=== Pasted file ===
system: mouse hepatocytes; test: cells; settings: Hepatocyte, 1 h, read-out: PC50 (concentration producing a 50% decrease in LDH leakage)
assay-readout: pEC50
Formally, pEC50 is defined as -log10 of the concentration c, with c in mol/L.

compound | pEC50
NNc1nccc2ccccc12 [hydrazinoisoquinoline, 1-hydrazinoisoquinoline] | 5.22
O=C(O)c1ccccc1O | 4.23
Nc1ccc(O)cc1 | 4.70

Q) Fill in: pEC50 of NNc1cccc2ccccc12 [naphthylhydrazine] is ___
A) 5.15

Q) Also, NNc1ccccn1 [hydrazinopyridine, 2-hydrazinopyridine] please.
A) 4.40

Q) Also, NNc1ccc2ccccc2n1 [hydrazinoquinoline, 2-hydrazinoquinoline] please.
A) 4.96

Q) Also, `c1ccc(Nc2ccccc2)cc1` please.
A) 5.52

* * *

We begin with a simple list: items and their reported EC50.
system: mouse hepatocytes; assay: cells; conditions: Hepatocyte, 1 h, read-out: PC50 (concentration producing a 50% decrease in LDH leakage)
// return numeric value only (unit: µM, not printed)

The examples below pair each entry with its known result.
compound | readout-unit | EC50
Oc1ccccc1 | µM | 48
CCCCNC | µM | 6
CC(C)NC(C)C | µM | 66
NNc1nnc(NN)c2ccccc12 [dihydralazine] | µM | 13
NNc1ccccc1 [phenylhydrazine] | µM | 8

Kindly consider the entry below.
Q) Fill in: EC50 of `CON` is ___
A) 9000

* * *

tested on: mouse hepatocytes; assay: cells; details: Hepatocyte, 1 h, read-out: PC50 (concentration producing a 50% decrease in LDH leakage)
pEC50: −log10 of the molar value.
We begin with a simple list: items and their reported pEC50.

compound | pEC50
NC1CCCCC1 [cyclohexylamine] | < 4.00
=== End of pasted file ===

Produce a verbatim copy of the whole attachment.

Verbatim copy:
system: mouse hepatocytes; test: cells; settings: Hepatocyte, 1 h, read-out: PC50 (concentration producing a 50% decrease in LDH leakage)
assay-readout: pEC50
Formally, pEC50 is defined as -log10 of the concentration c, with c in mol/L.

compound | pEC50
NNc1nccc2ccccc12 [hydrazinoisoquinoline, 1-hydrazinoisoquinoline] | 5.22
O=C(O)c1ccccc1O | 4.23
Nc1ccc(O)cc1 | 4.70

Q) Fill in: pEC50 of NNc1cccc2ccccc12 [naphthylhydrazine] is ___
A) 5.15

Q) Also, NNc1ccccn1 [hydrazinopyridine, 2-hydrazinopyridine] please.
A) 4.40

Q) Also, NNc1ccc2ccccc2n1 [hydrazinoquinoline, 2-hydrazinoquinoline] please.
A) 4.96

Q) Also, `c1ccc(Nc2ccccc2)cc1` please.
A) 5.52

* * *

We begin with a simple list: items and their reported EC50.
system: mouse hepatocytes; assay: cells; conditions: Hepatocyte, 1 h, read-out: PC50 (concentration producing a 50% decrease in LDH leakage)
// return numeric value only (unit: µM, not printed)

The examples below pair each entry with its known result.
compound | readout-unit | EC50
Oc1ccccc1 | µM | 48
CCCCNC | µM | 6
CC(C)NC(C)C | µM | 66
NNc1nnc(NN)c2ccccc12 [dihydralazine] | µM | 13
NNc1ccccc1 [phenylhydrazine] | µM | 8

Kindly consider the entry below.
Q) Fill in: EC50 of `CON` is ___
A) 9000

* * *

tested on: mouse hepatocytes; assay: cells; details: Hepatocyte, 1 h, read-out: PC50 (concentration producing a 50% decrease in LDH leakage)
pEC50: −log10 of the molar value.
We begin with a simple list: items and their reported pEC50.

compound | pEC50
NC1CCCCC1 [cyclohexylamine] | < 4.00